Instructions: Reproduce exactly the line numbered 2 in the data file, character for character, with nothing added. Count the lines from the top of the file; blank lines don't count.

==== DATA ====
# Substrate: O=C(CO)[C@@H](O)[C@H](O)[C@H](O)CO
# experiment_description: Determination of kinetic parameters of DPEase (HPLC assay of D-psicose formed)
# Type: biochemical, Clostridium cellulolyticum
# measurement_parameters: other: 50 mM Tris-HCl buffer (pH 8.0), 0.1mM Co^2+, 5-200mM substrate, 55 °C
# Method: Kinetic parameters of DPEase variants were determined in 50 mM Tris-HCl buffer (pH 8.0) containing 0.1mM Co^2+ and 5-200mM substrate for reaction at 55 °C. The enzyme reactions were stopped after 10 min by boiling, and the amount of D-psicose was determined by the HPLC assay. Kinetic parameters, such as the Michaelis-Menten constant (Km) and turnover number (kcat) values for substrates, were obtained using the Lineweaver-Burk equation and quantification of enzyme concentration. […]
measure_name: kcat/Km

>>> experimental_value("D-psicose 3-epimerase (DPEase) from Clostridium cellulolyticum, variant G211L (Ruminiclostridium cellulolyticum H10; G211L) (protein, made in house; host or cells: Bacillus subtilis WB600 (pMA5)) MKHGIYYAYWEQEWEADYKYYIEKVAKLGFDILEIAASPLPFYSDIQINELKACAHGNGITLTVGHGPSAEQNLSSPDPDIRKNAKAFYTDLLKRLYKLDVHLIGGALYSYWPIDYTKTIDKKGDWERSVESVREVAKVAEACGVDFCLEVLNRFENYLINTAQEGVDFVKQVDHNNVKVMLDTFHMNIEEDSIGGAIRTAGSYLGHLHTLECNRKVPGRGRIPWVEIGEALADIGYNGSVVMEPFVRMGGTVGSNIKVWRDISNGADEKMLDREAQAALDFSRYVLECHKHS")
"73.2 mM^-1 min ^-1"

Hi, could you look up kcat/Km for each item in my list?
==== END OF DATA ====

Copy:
# experiment_description: Determination of kinetic parameters of DPEase (HPLC assay of D-psicose formed)